Employment Law Cases

Pimlico plumber was a 'worker'

Pimlico Plumbers Ltd v Smith

The Supreme Court has handed down its decision in the Pimlico Plumbers case which focussed specifically on the question of whether a plumber stated to be self-employed in his contract was in fact a worker. It unanimously upheld the decision of all the courts below that Mr Smith was indeed a worker.


Both the Employment Appeal Tribunal and Court of Appeal had confirmed, on the facts of this case, that a plumber engaged by a London firm, Pimlico Plumbers and described as ‘self-employed’ in his contract, was in fact a ‘worker’. This appeared a very harsh decision as Pimlico had actually offered those working for them the opportunity of being employees or being independent contractors – they were therefore not shying away from giving their staff rights.

Mr Smith had worked as a plumber for Pimlico for six years. He had to wear Pimlico uniform, drive vans with the Pimlico logo and could only be contacted by customers through Pimlico. Contracts and estimates were issued in the name of Pimlico and payment was made to Pimlico. The movements of the plumbers were monitored via a GPS system on their vans. When he parted company with Pimlico Mr Smith claimed that he’d been unfairly dismissed and discriminated against and that he was owed holiday pay.

At a preliminary hearing a tribunal held that Mr Smith was not an employee but a ‘worker’ and entitled to holiday pay and protection against discrimination. The EAT upheld those decisions in 2015.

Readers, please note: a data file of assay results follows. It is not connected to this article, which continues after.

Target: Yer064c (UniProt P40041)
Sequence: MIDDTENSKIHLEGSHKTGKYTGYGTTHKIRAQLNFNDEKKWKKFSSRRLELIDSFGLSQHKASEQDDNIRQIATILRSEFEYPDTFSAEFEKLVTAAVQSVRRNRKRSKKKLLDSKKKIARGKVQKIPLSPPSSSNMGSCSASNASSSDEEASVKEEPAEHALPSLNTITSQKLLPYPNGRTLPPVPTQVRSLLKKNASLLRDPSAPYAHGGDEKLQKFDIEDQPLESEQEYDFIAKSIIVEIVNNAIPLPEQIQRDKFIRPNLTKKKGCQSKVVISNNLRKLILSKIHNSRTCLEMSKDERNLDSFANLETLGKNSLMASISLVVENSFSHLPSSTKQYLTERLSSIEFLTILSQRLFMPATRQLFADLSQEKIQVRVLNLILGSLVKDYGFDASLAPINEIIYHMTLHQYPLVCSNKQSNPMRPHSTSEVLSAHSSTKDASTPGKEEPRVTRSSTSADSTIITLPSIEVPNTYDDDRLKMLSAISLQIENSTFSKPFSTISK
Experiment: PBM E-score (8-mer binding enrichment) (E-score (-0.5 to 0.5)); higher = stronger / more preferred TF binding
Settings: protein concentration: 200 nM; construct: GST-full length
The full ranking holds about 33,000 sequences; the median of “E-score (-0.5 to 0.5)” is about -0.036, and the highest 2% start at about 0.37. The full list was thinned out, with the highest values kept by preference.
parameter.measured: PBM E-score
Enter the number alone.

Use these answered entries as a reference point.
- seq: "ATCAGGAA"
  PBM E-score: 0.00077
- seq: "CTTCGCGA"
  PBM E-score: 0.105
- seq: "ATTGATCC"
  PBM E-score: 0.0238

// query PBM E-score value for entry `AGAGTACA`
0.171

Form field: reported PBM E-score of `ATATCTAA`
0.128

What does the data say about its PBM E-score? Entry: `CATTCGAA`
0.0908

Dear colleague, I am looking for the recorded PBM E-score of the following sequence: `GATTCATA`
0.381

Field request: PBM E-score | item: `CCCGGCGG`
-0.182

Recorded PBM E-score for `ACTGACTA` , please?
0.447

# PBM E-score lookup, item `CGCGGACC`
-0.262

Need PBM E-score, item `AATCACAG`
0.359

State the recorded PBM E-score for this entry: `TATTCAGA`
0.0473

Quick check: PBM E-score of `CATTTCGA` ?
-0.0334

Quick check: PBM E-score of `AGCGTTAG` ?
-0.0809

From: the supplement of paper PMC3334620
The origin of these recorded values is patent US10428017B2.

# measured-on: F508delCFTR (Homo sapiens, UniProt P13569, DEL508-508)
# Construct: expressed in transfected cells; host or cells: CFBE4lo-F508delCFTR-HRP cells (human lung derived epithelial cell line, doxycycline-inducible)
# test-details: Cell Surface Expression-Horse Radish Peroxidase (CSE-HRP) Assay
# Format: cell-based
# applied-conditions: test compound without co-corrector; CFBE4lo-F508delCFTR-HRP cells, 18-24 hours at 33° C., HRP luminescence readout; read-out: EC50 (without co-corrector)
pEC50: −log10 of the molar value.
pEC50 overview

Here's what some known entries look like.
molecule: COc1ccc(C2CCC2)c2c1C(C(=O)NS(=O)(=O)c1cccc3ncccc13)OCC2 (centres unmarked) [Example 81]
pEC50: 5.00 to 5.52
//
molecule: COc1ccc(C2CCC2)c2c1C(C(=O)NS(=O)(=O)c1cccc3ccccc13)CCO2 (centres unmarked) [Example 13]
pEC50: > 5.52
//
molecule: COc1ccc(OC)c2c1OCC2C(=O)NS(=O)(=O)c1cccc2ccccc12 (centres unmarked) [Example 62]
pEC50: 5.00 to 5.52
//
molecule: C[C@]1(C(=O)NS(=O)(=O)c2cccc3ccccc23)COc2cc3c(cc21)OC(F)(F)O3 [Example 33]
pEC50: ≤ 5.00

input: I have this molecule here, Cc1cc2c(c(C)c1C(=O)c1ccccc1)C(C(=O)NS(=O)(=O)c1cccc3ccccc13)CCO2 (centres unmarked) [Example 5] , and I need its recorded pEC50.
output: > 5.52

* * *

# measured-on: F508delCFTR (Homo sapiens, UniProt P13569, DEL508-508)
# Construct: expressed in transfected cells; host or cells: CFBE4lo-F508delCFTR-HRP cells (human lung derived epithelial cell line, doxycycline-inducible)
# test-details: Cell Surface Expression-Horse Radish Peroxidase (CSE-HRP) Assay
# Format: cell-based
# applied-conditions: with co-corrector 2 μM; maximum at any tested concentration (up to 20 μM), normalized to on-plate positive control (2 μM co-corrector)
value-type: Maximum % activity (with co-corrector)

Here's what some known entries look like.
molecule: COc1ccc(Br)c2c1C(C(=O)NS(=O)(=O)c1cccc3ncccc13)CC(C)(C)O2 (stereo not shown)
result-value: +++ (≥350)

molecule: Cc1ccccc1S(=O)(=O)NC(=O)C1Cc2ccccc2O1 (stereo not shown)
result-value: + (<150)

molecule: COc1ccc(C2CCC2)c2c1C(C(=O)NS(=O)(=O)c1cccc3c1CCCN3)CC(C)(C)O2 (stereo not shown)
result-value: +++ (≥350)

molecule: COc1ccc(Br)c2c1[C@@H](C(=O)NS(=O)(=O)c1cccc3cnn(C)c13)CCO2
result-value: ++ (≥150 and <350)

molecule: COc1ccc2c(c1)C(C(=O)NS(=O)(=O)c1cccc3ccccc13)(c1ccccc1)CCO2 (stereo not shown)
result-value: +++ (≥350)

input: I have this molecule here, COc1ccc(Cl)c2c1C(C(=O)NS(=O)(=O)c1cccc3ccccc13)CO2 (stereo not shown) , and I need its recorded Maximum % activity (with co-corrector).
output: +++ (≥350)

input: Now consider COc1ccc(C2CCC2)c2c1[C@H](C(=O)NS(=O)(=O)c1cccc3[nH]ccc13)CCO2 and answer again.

Pimlico appealed the finding that Mr Smith was a worker. The Court of Appeal looked at whether Mr Smith had an obligation to provide work personally and if so, was he working for himself and providing services to Pimlico as a client or customer or was he providing those services on behalf of Pimlico? There was nothing in the agreement that expressly allowed Mr Smith to substitute another plumber if he was busy elsewhere. The contract could not be interpreted, as Pimlico argued, to mean that he could have hired someone else to do the job. Although he was, on the face of it, entitled to provide his services to others he never did so, and the Court of Appeal found that he would have had difficulty in contacting any customers outside the hours when he worked for Pimlico and would not have been able to use his van.

Neither was Pimlico’s argument that it was the client or customer of Mr Smith upheld. The following factors were crucial: the high degree of control exercised by Pimlico over Mr Smith; the stringent restrictive covenants in the contracts which sought to prevent him working for any other plumber in the Greater London area for three months post-termination; and the tribunal’s finding that Mr Smith was contractually obliged to work at least 40 hours per week.

Taken as a whole, the Court of Appeal could find no fault with the tribunal’s finding that Mr Smith was a worker - he was an integral part of Pimlico’s business, providing services on behalf of Pimlico rather than to them as a client or customer.

Since the Court of Appeal’s decision

Since the Court of Appeal’s decision, the Taylor Review was published in July 2017. In it Matthew Taylor recommended keeping the three-tier structure of employee, worker and independent contractor but renaming a worker a ‘dependent contractor’ and ‘replacing the minimalistic approach to legislation with a clearer outline of the tests for employment status, setting out the key principles in primary legislation, and using secondary legislation and guidance to provide more detail.’

The government’s response, published in February 2018, agreed that ‘it should be easier for individuals and businesses to determine whether someone is an employee, a worker, or self-employed, and is committed to improving clarity and certainty in this area’. It agreed to consult on ‘the best way to improve clarity for those on the boundary between employment and self-employment, including options for legislative reform. This will help ensure that fewer ‘workers’ find ‘themselves fighting for protections that they should already have. It should be clear to a person whether he or she is employed’.

Supreme Court decision